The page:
Hotels have an affirmative duty to exercise reasonable care for the safety and security of their patrons. Therefore, they must protect their guests and employees from foreseeable criminal acts of third parties. In most states, a greater burden of protection is placed upon hotels than upon landlords and other business owners. However, the law in this area varies greatly from state to state. Most states hold that hotels are not liable for third-party crimes unless at fault (negligent) in reasonably protecting guests from foreseeable harm.
For example, numerous court decisions nationwide have found hotels liable for failing to provide adequate locks on doors and windows. While the lodging industry does not recognize an official “standard of security,” there are several minimum safety and security measures that indicate compliance with “standard practices,” and have in fact been used to establish legal precedent. These would include deadbolt locks, viewing devices (peepholes) on room doors, chain locks, communication devices (telephones to enable emergency calls for assistance), and track bars for sliding glass doors. Closed circuit television has been found to be fundamental to reasonable security in facilities with several entrances, high-risk parking lots, or remote locations.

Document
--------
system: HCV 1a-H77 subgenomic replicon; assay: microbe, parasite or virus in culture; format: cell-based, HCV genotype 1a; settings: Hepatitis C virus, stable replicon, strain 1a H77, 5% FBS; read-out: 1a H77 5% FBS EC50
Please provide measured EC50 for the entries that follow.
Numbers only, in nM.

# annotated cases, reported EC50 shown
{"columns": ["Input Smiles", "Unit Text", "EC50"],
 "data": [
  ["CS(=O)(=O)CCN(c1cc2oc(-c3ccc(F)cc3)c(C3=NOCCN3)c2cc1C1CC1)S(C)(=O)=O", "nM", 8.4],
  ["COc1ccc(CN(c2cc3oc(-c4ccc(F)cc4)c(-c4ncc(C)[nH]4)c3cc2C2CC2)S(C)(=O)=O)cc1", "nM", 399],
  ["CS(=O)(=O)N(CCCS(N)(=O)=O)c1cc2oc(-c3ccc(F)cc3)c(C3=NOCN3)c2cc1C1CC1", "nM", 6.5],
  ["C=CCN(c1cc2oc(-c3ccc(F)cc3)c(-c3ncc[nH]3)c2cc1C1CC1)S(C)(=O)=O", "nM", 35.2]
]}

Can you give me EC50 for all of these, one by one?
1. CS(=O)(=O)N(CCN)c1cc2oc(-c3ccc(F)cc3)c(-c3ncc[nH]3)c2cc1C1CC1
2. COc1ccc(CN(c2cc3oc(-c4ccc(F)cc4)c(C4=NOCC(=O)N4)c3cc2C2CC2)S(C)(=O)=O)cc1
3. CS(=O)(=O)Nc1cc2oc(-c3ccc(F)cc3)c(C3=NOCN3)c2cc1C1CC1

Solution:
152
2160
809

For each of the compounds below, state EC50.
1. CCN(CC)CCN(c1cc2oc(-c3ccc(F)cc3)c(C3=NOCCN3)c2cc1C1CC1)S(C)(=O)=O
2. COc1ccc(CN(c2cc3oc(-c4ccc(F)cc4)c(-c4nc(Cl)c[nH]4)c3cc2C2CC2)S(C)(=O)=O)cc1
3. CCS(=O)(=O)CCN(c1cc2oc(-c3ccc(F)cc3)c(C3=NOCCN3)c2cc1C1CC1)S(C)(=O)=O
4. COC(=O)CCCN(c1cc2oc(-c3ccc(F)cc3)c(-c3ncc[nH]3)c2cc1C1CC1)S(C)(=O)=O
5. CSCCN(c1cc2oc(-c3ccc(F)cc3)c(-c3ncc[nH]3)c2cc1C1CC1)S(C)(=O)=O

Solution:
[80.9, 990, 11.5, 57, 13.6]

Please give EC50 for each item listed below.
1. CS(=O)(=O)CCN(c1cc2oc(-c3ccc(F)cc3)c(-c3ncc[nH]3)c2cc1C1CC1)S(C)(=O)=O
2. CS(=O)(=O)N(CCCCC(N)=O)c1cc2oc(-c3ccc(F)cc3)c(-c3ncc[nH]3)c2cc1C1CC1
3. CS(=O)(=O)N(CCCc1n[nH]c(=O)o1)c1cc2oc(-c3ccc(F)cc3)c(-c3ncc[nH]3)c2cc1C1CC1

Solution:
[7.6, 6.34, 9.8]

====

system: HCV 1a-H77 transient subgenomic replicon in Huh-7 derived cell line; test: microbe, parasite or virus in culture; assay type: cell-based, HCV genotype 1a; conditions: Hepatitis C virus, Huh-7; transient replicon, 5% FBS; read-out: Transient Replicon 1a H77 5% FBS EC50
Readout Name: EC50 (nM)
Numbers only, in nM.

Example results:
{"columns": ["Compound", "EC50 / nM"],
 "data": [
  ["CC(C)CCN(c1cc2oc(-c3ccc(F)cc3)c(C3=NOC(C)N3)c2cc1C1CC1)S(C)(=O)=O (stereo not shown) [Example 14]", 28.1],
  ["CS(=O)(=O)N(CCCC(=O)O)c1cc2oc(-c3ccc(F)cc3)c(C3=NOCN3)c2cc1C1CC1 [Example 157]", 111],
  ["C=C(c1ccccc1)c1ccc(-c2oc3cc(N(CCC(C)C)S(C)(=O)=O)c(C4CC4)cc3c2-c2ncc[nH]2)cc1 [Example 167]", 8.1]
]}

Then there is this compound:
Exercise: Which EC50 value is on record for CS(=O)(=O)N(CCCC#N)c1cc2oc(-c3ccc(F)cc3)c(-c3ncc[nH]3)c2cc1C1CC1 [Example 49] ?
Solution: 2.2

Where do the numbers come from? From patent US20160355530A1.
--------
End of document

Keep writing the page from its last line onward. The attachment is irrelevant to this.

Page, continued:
It is fair to say that the ultimate test in establishing hotel liability is to ask whether the hotel had taken reasonable steps to prevent certain crimes, in light of the relevant facts and circumstances surrounding the particular incident. Often, the hotel is simply the location of a random crime. Other times, it is the preferred location for a particular type of crime, thereby enhancing the probability of its recurrence, and raising questions of potential liability.
Generally, the same or similar assessment of hotel security will be appropriate for crimes commit-ted by third parties as for those committed by other guests or patrons. Ultimately, there must be fault on the part of the hotel in failing to prevent harm caused by foreseeable risks. The probability of occurrence of a particular crime or type of crime, as well as the level of care required from the hotel, are questions of fact which may vary from case to case.